By the time we arrived back at Kingsley’s house the tent was dry and Limia had packed a goodie bag of bananas and nuts for our adventure together. The sun was out in force, but a cool headwind kept the heat at bay as we pedaled north towards Lusaka. About 20KM down the road we stopped for some water and fruit at a cute truck stop and I asked the local woman if anyone wanted to sing us a song, and before we knew it we were blessed with a roadside serenade by a dozen woman singing to the cameras the most lovely songs that almost brought tears to my eyes. Life was good in Zambia.

The rest of the day was nothing short of amazing as we had long, soulful discussions about life, love, relationships, peace, tolerance and more. His on-camera interview was on the bike with a perfect road just before the evening rains. We ended the ride with a bright African red sunset that left our jaws hanging and smiles pumping into the evening. That night I invited him to stay with me as my guest at a roadside guesthouse and at first he was hesitant as he did not want to impose—a rare character trait of Africans in my experience. But he finally gave in and we spent the night looking at photos, grooving to music, sharing stories and building our friendship.

The next day I was sad to see Kingsley go, and he was almost crying as we hugged goodbye. As I pedaled my bike out to the road I noticed the gears were skipping and not holding in one place. Upon more inspection I realized that the hub had deteriorated from my apparent fix I did in Zimbabwe. My main mission in Zambia was to get this Malaria medication out to the Kariba Lake region so I decided to take some transport to the start of that section to make sure I could ride that section before the hub failed totally. I got a free lift from some NGO workers to the town of Choma and did my best to tighten up the hub to prepare for the journey to the lake.

My ride from Choma towards Lake Kariba is where my trip took a turn for the worst. It all started fine with a nice tail wind, flat roads and a cheery guest rider named Ndone I picked up in a tiny village outside Choma. Ndone farms his small piece of land for Maize to feed his family of 7 and was told me long tails of his struggles to get by. His clothes were tattered, torn and filthy and he was clearly malnourished. Unlike Kingsley, who was educated and raised with love, he had a tough childhood of abuse and neglect. His English was limited, but we managed to have what felt like a friendship-building chat and pedal to the turnoff road to the lake where I offered to buy him lunch and a bus ticket back to his village after our 30KM ride.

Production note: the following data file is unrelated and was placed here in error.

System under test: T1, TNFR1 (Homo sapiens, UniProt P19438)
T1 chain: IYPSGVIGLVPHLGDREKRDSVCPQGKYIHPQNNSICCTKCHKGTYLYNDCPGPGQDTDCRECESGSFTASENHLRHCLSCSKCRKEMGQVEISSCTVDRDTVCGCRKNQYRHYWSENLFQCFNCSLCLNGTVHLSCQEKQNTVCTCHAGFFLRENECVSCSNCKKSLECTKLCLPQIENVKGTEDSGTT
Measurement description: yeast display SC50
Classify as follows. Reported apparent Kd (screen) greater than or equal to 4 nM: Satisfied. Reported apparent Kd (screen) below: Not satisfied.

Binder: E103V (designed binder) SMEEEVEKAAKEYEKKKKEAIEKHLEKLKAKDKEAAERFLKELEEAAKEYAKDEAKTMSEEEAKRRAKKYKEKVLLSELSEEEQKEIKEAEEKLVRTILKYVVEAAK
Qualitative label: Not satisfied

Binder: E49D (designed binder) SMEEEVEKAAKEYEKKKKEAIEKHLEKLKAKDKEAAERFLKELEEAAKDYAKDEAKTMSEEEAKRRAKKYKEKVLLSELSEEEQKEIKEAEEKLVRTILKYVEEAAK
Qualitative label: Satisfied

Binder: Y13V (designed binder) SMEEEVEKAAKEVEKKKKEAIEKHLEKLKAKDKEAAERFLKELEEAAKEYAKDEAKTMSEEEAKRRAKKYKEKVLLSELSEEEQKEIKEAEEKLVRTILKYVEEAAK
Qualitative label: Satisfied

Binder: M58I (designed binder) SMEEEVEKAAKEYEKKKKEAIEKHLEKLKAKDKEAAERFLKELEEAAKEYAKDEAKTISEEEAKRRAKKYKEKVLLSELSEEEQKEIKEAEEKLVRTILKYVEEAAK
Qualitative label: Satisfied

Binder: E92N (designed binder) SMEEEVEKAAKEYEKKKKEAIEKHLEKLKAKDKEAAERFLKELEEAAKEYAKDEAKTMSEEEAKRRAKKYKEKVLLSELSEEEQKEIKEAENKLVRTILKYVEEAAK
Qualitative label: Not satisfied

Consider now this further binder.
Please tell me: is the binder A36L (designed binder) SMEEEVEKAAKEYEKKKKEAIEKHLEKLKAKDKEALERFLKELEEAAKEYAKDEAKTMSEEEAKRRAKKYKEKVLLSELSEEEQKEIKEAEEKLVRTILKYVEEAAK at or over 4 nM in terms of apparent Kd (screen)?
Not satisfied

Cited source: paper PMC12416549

At the chaotic restaurant I offered to buy him lunch and he refused and asked if I would buy him a beer instead. I generally don’t buy people alcohol but since all the others at the restaurant seemed to be drinking their lunch with a toxic maize brew served in paper cartons like milk I decided to make an exception. I bought him one brew and I ate my standard meal of maize shima and greens.

After he finished his beer I could tell he had a small buzz going and he asked for another beer. I immediately told him no and regretted my decision to buy the first. He pleaded and begged with conviction but that only made me want to pack up and leave faster. As I walked to my bike to get ready to ride I noticed in the corner of my eye that he fled the bar quickly. When I came back I realized that he had stolen my favorite pair of cycling gloves. For the first time in 26 countries and 4 years of Peace Pedaling, somebody broke the sacred bond between me and my guest, the pilot and the stoker, the loving intention to build friendship and the acceptance from a stranger on the road. I was crushed. My idealistic vision of making it through the world without a guest being dishonest to me was destroyed. I had no idea how much this would affect me.

I immediately turned down all the offers from other potential guest riders to join me for the afternoon ride towards the lake. I pedaled off sour and bitter. As I pedaled I noticed the front derailleur was acting up again and, in my frustrated and tattered mood, I decided to stop and tighten it up. I guess I did not know my own strength and, combined with my bad mood, I violently tightened the bolt to the point that I broke then front derailleur! I was now stuck with just one choice of gear in the front range. Not good in the hilly terrain I was planning to be riding in!

I stopped in the shade to make an expensive cell phone call to my partner Garryck to tell him to have my mom get ready for an emergency shipment to Lusaka and ask for advice. Garryck is a pro mechanic and told me it was my fault this happened, and he was right. You should never force anything on the bike, and now I had to pay the price as I used duct tape and bungee cords to try to keep the front derailleur from slipping. But I carried on forward to the lake determined to help some folks during the Malaria season.

About 60KM into the ride I met a charming man named Peter who ran a tiny roadside business on an ant hill and he invited me to stay with his family for the night. Peter was a member of the Batonga tribe, which I knew I would be encountering all around Lake Kariba. This tribe used to live on the Zambezi river before the dam went in and flooded their homesteads. They now live dotted all above the relatively new Lake Kariba. We rode together to the store to stock up on some supplies for our evening meal and he gave me a bed to sleep where his kids normally sleep in the terribly smoky kitchen hut with my own baby goat to keep me company. My sour mood quickly changed and I was feeling fine and dandy once again.

I took a lovely outdoor bucket shower and ate a huge meal of Shima, Guinea Fowl eggs and greens with his beautiful family of five in their adorable mud and thatch home lit by one paraffin candle. This is my favorite part of Peace Pedaling—staying in the villages with local families and sharing a slice of life together. I slept like a baby after my huge meal but I had to create a little cage with my inflatable mattress to keep the baby goat from wanting to hop into bed with me. It was pretty classic. Great footage ;)